Problem: The city of Tyre survived
Verses: Ezekiel 26:7-14; Status: Serious

For about 15 years, the city of Tyre was under seige from King Nebuchadnezzar. The prophet Ezekiel, evidently writing while this was happening, predicted Tyre's sack and total ruin by Nebuchadnezzar. This is Ezekiel 26:7-14:

7 For thus says the Lord GOD: Behold, I will bring against Tyre from the north Nebuchadnezzar king of Babylon, king of kings, with horses and chariots, and with horsemen and a host of many soldiers. 8 He will kill with the sword your daughters on the mainland. He will set up a siege wall against you and throw up a mound against you, and raise a roof of shields against you. 9 He will direct the shock of his battering rams against your walls, and with his axes he will break down your towers. 10 His horses will be so many that their dust will cover you. Your walls will shake at the noise of the horsemen and wagons and chariots, when he enters your gates as men enter a city that has been breached. 11 With the hoofs of his horses he will trample all your streets. He will kill your people with the sword, and your mighty pillars will fall to the ground. 12 They will plunder your riches and loot your merchandise. They will break down your walls and destroy your pleasant houses. Your stones and timber and soil they will cast into the midst of the waters. 13 And I will stop the music of your songs, and the sound of your lyres shall be heard no more. 14 I will make you a bare rock. You shall be a place for the spreading of nets. You shall never be rebuilt, for I am the LORD; I have spoken, declares the Lord GOD. (ESV)

This is not just a vague prophecy of Tyre's destruction some time in the future. It tells us precisely who will be responsible: Nebuchadnezzar. However, his seige ended in 573 BC with a negotiated settlement. He never did destroy the city, and so Ezekiel's prophecy did not occur. Ezekiel gets one thing right: Tyre wasn't rebuilt after the seige - because it wasn't destroyed.


Stephen McCormick (who gave permission to be named) wrote to me, to suggest that perhaps the people of Tyre repented of their sins in response to the prophecy, and so God did not carry out his threat. Something similar happens in the events of Jonah 3.

This is not a terrible suggestion, but it does suffer from the fact that this repentence, if it occurred, is not recorded, and so the reader of the Bible is left with the wrong idea about what the significance of this prophecy actually is. As it stands, it seems to be a straightforward statement about future events.

The strongest reply

The Tektonics website notes that, at one point, the prophecy refers to the invaders as "they", and argues that "they" are someone else: the "many nations" mentioned at verse 3. This is a very unnatural reading - I expect everyone reading Ezekiel 26 for the first time thinks that "they" refers to Nebuchadnezzar's troops, rather than anyone else.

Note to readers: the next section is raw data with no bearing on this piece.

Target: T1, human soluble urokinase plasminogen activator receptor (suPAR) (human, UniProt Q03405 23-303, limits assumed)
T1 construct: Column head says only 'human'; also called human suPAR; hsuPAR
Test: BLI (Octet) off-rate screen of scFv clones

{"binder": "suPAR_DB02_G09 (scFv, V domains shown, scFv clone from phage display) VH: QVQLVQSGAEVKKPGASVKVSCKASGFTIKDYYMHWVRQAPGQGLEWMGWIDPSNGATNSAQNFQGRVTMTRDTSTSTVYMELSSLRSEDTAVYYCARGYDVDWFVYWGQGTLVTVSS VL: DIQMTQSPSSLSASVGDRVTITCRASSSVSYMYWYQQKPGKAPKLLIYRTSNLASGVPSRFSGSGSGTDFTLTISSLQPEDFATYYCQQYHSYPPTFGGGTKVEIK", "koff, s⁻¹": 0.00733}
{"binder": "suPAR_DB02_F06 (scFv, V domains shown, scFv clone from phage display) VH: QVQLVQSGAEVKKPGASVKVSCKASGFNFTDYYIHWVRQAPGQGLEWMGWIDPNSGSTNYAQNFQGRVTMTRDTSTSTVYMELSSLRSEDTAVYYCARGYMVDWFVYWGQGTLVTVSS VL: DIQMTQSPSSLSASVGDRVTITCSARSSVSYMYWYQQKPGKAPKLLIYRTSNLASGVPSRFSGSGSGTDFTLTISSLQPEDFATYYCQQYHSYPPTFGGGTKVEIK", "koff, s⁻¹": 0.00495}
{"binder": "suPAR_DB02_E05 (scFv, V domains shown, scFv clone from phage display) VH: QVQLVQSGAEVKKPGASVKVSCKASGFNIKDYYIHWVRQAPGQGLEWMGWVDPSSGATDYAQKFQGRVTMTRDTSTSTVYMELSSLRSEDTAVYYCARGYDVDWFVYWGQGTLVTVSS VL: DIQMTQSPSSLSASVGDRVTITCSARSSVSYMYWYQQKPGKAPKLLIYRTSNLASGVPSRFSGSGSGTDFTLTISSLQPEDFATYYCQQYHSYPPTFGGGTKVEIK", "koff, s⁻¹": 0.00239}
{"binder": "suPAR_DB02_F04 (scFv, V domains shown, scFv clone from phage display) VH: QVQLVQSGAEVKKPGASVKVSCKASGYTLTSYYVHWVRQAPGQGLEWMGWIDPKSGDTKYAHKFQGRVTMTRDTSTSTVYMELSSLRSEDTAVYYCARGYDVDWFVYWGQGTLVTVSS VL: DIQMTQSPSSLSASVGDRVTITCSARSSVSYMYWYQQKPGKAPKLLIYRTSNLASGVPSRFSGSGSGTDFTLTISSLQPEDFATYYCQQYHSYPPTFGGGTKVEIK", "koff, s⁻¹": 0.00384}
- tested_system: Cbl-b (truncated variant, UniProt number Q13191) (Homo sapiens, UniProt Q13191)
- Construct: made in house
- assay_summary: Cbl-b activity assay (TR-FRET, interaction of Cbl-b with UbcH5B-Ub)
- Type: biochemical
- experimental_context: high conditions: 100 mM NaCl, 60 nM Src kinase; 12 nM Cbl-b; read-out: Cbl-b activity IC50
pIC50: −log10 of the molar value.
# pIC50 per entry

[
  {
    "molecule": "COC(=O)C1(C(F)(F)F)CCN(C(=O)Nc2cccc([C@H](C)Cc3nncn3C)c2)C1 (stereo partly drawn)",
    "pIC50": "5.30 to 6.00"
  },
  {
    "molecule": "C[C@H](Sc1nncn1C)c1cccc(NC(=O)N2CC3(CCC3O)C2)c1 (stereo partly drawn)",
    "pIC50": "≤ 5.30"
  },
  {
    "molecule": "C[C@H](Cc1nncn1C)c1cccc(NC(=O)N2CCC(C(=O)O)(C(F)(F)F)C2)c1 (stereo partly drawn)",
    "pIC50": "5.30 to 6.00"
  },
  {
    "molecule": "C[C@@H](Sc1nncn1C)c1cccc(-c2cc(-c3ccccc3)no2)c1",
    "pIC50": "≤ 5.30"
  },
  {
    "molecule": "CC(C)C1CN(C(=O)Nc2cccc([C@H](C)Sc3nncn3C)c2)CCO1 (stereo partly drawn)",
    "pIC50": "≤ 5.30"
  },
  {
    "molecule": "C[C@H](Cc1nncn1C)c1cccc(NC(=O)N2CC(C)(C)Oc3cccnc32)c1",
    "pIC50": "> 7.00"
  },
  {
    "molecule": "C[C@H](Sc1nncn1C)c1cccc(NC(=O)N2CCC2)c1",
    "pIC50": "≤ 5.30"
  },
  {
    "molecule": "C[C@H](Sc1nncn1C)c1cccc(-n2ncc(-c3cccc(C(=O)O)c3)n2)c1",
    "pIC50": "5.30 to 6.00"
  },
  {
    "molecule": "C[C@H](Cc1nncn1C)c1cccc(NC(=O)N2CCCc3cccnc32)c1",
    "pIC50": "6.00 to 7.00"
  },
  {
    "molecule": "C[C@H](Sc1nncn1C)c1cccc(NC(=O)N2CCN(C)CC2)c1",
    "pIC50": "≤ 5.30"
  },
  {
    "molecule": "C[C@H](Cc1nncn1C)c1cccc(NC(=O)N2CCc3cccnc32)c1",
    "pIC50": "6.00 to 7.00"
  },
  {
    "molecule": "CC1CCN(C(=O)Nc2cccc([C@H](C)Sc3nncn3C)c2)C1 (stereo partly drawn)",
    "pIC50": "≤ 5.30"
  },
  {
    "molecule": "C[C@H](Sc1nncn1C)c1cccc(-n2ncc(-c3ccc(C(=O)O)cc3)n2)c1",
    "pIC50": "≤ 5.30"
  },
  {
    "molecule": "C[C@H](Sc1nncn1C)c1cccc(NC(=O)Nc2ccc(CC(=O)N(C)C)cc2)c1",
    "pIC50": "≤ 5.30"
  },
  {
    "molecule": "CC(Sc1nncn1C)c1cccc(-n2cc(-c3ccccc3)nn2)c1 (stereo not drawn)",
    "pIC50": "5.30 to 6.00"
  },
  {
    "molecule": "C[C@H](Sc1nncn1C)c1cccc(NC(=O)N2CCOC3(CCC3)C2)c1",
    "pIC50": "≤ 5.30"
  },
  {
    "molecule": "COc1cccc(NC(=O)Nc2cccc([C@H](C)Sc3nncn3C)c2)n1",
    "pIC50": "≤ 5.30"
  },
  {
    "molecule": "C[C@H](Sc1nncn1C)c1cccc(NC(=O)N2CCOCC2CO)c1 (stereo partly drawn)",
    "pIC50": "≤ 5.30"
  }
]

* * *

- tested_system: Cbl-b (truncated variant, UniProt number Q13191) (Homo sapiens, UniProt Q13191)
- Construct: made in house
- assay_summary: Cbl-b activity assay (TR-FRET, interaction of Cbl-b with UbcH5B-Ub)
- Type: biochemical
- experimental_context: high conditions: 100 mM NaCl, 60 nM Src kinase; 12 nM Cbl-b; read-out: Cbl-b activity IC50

In any case, most of the prophecy refers to "he", which can only mean Nebuchadnezzar. Verses 10-11 tell us that "he" will enter through the city gates, trampling through all of the streets, and killing the people. But "he" never did. So the problem still stands, even if we ignore the "they" sentences.

Tyre was an island city, with associated suburbs on the mainland. Tektonics claims that these verses refer only to such suburbs, but I don't see why they should. The island was Tyre proper - as shown by verses 4-5 predicting that Tyre would become "a bare rock ... in the midst of the sea". These verses surely indicate that Ezekiel understood "Tyre" to mean the island. So when he predicts that Nebuchadnezzar would rampage through all of Tyre's streets, he must mean on the island.

Further support for my position comes from verse 8: "He will kill with the sword your daughters on the mainland." These "daughters" are the mainland suburbs, and so it's clear that Ezekiel distinguishes between them and Tyre proper. In the following verses, he predicts that Nebuchadnezzar will bring devastation not only to "your daughters" but also to "you" - which must therefore mean Tyre itself.

Never rebuilt?

Despite Ezekiel saying it would never be rebuilt, Tyre exists to this day (the island and mainland having been connected now), and its inhabitants are even mentioned, in the present tense, several times in the New Testament (e.g. at Acts 12:20).

Updated: 2010-10-17

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